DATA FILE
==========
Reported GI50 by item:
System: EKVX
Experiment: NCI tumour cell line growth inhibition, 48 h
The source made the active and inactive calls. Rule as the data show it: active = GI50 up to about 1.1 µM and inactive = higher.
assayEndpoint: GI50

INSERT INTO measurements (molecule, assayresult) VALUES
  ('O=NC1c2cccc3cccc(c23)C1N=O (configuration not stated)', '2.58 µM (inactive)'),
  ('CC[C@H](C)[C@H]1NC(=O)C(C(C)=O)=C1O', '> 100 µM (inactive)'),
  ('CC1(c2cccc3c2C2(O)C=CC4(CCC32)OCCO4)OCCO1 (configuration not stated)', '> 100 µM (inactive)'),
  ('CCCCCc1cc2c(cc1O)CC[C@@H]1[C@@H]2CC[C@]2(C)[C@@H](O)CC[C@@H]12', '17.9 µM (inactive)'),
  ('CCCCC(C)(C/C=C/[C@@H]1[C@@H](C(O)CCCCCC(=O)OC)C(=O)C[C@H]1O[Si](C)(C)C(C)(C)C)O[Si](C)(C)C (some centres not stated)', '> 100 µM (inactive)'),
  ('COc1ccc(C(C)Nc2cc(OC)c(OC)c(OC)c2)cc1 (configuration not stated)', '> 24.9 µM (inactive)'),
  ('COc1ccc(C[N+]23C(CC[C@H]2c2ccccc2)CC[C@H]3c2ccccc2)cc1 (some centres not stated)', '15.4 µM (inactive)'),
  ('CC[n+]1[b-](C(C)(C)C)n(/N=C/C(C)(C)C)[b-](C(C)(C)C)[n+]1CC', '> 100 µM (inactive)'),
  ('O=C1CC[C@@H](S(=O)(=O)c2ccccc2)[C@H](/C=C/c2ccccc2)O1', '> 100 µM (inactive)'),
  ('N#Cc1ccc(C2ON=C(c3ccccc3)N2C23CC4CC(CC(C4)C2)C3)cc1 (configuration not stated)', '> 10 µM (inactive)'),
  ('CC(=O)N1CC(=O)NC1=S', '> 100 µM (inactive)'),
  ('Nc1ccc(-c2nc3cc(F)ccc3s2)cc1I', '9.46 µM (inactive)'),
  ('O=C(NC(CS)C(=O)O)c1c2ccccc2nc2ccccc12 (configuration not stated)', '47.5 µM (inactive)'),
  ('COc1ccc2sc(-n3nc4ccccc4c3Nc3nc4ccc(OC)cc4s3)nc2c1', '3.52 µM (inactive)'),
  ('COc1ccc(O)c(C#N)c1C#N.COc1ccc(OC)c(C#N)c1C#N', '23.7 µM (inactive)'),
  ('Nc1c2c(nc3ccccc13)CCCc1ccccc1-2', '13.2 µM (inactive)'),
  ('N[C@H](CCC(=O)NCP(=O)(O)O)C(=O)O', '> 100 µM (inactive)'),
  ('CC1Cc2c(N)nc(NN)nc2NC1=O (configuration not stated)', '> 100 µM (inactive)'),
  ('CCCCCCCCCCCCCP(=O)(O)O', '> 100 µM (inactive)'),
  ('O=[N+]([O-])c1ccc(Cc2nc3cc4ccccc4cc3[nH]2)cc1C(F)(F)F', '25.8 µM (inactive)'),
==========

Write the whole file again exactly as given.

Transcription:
Reported GI50 by item:
System: EKVX
Experiment: NCI tumour cell line growth inhibition, 48 h
The source made the active and inactive calls. Rule as the data show it: active = GI50 up to about 1.1 µM and inactive = higher.
assayEndpoint: GI50

INSERT INTO measurements (molecule, assayresult) VALUES
  ('O=NC1c2cccc3cccc(c23)C1N=O (configuration not stated)', '2.58 µM (inactive)'),
  ('CC[C@H](C)[C@H]1NC(=O)C(C(C)=O)=C1O', '> 100 µM (inactive)'),
  ('CC1(c2cccc3c2C2(O)C=CC4(CCC32)OCCO4)OCCO1 (configuration not stated)', '> 100 µM (inactive)'),
  ('CCCCCc1cc2c(cc1O)CC[C@@H]1[C@@H]2CC[C@]2(C)[C@@H](O)CC[C@@H]12', '17.9 µM (inactive)'),
  ('CCCCC(C)(C/C=C/[C@@H]1[C@@H](C(O)CCCCCC(=O)OC)C(=O)C[C@H]1O[Si](C)(C)C(C)(C)C)O[Si](C)(C)C (some centres not stated)', '> 100 µM (inactive)'),
  ('COc1ccc(C(C)Nc2cc(OC)c(OC)c(OC)c2)cc1 (configuration not stated)', '> 24.9 µM (inactive)'),
  ('COc1ccc(C[N+]23C(CC[C@H]2c2ccccc2)CC[C@H]3c2ccccc2)cc1 (some centres not stated)', '15.4 µM (inactive)'),
  ('CC[n+]1[b-](C(C)(C)C)n(/N=C/C(C)(C)C)[b-](C(C)(C)C)[n+]1CC', '> 100 µM (inactive)'),
  ('O=C1CC[C@@H](S(=O)(=O)c2ccccc2)[C@H](/C=C/c2ccccc2)O1', '> 100 µM (inactive)'),
  ('N#Cc1ccc(C2ON=C(c3ccccc3)N2C23CC4CC(CC(C4)C2)C3)cc1 (configuration not stated)', '> 10 µM (inactive)'),
  ('CC(=O)N1CC(=O)NC1=S', '> 100 µM (inactive)'),
  ('Nc1ccc(-c2nc3cc(F)ccc3s2)cc1I', '9.46 µM (inactive)'),
  ('O=C(NC(CS)C(=O)O)c1c2ccccc2nc2ccccc12 (configuration not stated)', '47.5 µM (inactive)'),
  ('COc1ccc2sc(-n3nc4ccccc4c3Nc3nc4ccc(OC)cc4s3)nc2c1', '3.52 µM (inactive)'),
  ('COc1ccc(O)c(C#N)c1C#N.COc1ccc(OC)c(C#N)c1C#N', '23.7 µM (inactive)'),
  ('Nc1c2c(nc3ccccc13)CCCc1ccccc1-2', '13.2 µM (inactive)'),
  ('N[C@H](CCC(=O)NCP(=O)(O)O)C(=O)O', '> 100 µM (inactive)'),
  ('CC1Cc2c(N)nc(NN)nc2NC1=O (configuration not stated)', '> 100 µM (inactive)'),
  ('CCCCCCCCCCCCCP(=O)(O)O', '> 100 µM (inactive)'),
  ('O=[N+]([O-])c1ccc(Cc2nc3cc4ccccc4cc3[nH]2)cc1C(F)(F)F', '25.8 µM (inactive)'),